I believe that love is too important a topic in psychotherapy to be ignored or considered politically incorrect. The most challenging part of the learning curve for psychotherapists may be that we are forced to grow as people so as to be more capable of generating a pure type of love in our interactions with our clients. And in order to do this, one of the skills that we must hone over time is the ability to balance moments of intimacy and real connection (that could be called love) with our professional roles and all that that entails. Rather than ignoring the topic of love or connection in psychotherapy, we may be better off as a profession if we take on the challenge directly and teach beginning therapists more about how to achieve this delicate balance—how to maintain professional boundaries while letting our genuine selves and feelings flow through more spontaneously where that is appropriate.
And the first thing to emphasize, of course, is the difference between a pure, selfless type of love and the more romantic or passionate love. As therapists, we do not want to fall in love in a romantic way with a patient. And, if that happens, our professional boundaries should prohibit us from acting this out sexually or allowing our feelings to interfere with our professional roles and the goals of the therapy. But there is always room in therapy for the pure type of love.
Pure Love versus Romantic Love
Love is a powerful word, possibly the most powerful word in the English language, even though there is tremendous confusion about how to define it. Or maybe it is because of its scope and power that the definition of love seems to elude us. With one word we are attempting to describe the pure, sublime kind of love that is “felt with the heart,” as well as the more tempestuous love of passion and romance that can start out as beautiful but can end up causing pain and disappointment.
For the purpose of this paper, I am thinking of pure love in its broadest sense, a love that goes beyond feelings for a particular person and can include love of our pets, our homes, aspects of nature, ideas, books, works of art, etc. In contrast to the often fickle romantic love of infatuation that can disappear as quickly as it comes and can prove to be unhealthy, addictive or painful, the pure love of the heart only enriches. It has no downside; unlike the high of infatuation, pure love does not produce equivalent lows or crashes. Instead of feeling like we are taking from a limited supply, pure love feels infinite–its supply seems to expand the more we experience it. It is as if we are adding to the world, enhancing it. Perhaps the pure version of love is best described in the Corinthians verse from the Bible that is a favorite at so many weddings but is always worthy of repeating:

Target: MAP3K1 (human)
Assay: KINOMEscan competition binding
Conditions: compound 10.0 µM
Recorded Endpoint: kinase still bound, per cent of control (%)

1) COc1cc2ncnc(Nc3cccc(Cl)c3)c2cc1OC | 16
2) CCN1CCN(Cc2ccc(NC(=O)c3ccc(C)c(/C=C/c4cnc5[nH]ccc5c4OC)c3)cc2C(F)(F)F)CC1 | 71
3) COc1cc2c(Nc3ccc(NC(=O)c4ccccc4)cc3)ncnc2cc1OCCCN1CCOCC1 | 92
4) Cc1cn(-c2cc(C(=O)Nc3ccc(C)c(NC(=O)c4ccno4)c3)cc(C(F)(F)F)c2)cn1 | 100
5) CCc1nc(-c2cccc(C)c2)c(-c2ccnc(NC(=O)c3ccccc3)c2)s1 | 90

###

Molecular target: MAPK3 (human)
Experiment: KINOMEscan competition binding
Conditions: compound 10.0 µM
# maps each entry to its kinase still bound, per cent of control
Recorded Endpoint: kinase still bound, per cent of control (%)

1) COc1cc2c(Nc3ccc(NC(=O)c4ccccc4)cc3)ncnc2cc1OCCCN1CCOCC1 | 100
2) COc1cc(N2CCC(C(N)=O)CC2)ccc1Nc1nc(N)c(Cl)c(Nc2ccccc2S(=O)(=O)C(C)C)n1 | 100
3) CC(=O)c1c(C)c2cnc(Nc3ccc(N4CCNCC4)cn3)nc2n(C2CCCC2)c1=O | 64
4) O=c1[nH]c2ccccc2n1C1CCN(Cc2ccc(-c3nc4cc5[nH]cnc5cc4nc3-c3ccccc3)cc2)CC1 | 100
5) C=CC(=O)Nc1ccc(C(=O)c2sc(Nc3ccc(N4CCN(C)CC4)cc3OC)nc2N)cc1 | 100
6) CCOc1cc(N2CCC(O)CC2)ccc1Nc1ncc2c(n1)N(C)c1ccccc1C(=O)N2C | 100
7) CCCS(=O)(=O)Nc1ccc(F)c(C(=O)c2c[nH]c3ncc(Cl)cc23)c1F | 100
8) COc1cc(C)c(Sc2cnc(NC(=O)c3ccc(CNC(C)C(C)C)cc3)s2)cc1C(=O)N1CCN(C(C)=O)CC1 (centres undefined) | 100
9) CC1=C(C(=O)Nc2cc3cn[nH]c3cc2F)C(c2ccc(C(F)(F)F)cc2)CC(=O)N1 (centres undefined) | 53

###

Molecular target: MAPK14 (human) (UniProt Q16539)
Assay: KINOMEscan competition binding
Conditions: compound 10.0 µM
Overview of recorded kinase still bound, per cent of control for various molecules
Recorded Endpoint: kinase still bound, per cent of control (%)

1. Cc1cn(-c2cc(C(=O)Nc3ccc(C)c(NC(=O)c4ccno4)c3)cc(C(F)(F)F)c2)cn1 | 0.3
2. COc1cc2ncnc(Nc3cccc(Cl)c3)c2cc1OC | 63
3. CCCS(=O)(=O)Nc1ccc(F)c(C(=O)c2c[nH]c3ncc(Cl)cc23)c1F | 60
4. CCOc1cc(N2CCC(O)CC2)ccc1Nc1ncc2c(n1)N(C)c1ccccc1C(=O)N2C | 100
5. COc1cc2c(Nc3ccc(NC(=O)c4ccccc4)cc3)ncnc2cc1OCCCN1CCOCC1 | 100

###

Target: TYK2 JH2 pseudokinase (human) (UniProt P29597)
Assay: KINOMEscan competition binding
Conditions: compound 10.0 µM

“Love is patient, love is kind. It does not envy. It does not boast, it is
not proud. It is not rude, it is not self-seeking, it is not easily angered,
it keeps no record of wrongs. Love does not delight in evil but rejoices
with the truth. It always protects, always trusts, always hopes, always
This type of love is something that many people come to recognize and increasingly prioritize in their lives, particularly as they get older and gain the wisdom that comes from experience, as they witness over and over again what ultimately sustains them and makes them happy. Much of what we are doing when we go to church on Sundays or follow a spiritual path or start a spiritual practice such as meditation is that we are looking for a structure, a way to help us get in touch with that element of pure love that many of us are fortunate enough to be able to access, at least under certain circumstances.
My purpose is to examine the role of the pure type of love in psychotherapy and hope that the reader will be able to make the distinction between pure love and a more self-serving, passionate love. I believe that most therapists will know the difference and that reading what I have written will make that distinction more clear.